W3C home > Mailing lists > Public > wai-xtech@w3.org > August 2001

Re: archive: top-level index page with adjusted link text

From: Al Gilman <asgilman@iamdigex.net>
Date: Mon, 27 Aug 2001 10:54:51 -0400
Message-Id: <200108271434.KAA7328778@smtp2.mail.iamworld.net>
To: jasonw@ariel.ucs.unimelb.edu.au
Cc: wai-xtech@w3.org
At 11:31 PM 2001-08-26 , Jason White wrote:
>
>I would be interested to know what the supposed problems are because I
>can't find them.
> 

If one were to arrive at the top level index page and tab through the page one
would have no clue as to which of the many links whose link text is "date," or
is "subject" etc. is the one they wish to visit.  This violates checkpoint
13.1, or the reason why we included 13.1, as I understand it.

   13.1 Clearly identify the target of each link. [Priority 2]
          Link text should be meaningful enough to make sense when
          read out of context -- either on its own or as part of a
          sequence of links. [snip]

The links to the sub-indices from the top level index page clearly flunk this
test because the time period to which they relate is never mentioned if one
just takes the sequence of link text phrases.

In the message page, the issue is more subtle.  Take for the example the link
to the next message in time order.  Here the destination is clear enough, but
the motivation is in the relationship which is stated immediately previous to
the link.  If one tabs to this link, and is not sure if they wish to visit it,
then shift-TAB, TAB does not solve the problem, but up-arrow, down-arrow [I am
guessing the keystrokes, but the latter is for reading the normal or buffered
mode chunks that Kelly depicted as lines in his rendition of the interface]
does solve the problem.  This to me puts the message page issue in the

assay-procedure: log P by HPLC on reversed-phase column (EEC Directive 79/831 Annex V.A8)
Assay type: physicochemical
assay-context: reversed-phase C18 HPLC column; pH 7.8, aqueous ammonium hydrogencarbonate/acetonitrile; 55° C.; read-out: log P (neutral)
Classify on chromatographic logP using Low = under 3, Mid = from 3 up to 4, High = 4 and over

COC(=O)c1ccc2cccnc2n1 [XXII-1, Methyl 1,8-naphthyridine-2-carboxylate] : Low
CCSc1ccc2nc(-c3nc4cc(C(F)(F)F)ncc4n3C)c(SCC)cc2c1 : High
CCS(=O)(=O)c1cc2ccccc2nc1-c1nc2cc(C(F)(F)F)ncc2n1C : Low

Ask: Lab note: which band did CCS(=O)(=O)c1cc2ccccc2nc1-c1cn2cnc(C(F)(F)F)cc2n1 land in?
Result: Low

definite
maybe category.  But on the top level index page to repair the confusion when
you stop on an 'author' link you have to up-arrow back three times to get to
the time-period information, regain orientation, and then move on ahead.
This,
to my mind, is demanding too much understanding of the macrostructure of the
information from the user.

If you already know that there are a sequence of time periods and four
sub-indices for each time period, of course you won't have trouble reading the
tea leaves if you arrow through [not TAB] and the date and then the sorting
flavor step by in your ear.  But if you don't have that pattern in mind or if
you TAB through the links, it is quite meaningless.

That's the general idea.

The rest of the message is a more discursive ramble which may be skipped on
first reading.

There is an old joke about mathematics, how a given notion is perceived either
as intuitively obvious or totally incomprehensible.  The story goes on that it
is possible for a particular notion to pass from the incomprehensible to the
obvious state as you learn, but that it doesn't seem to pass through any
intermediate states, it just snaps in place.  And after that, we might add, it
is soon impossible to recostruct the 'incomprehensible' perception.

Browsing these archives is a little too much like that story about
mathematics.  If it all makes sense, it all makes sense.  On the other
hand, we
should make the archives so that they are operable if you only half understand
what you are doing.

And furthermore, there is a general principle that I think we will need to
understand and honor on the way to a device-independent,
accessible-by-construction plan for building the Web.  This is that one wants
to fix problems, when they occur, as locally as possible.  I was reminded of
this by the way the AT industry has largely ignored our flying leap to the
headers with the HEADERS attribute, and even worse the possibility of
inverting
a SCOPE attribute.  Things that work locally with more kinds of elements are
going to succeed, both with the consumer and with the AT developer, before
special purpose things that involve more of the context before they work
right.

Al 
Received on Monday, 27 August 2001 10:34:27 GMT

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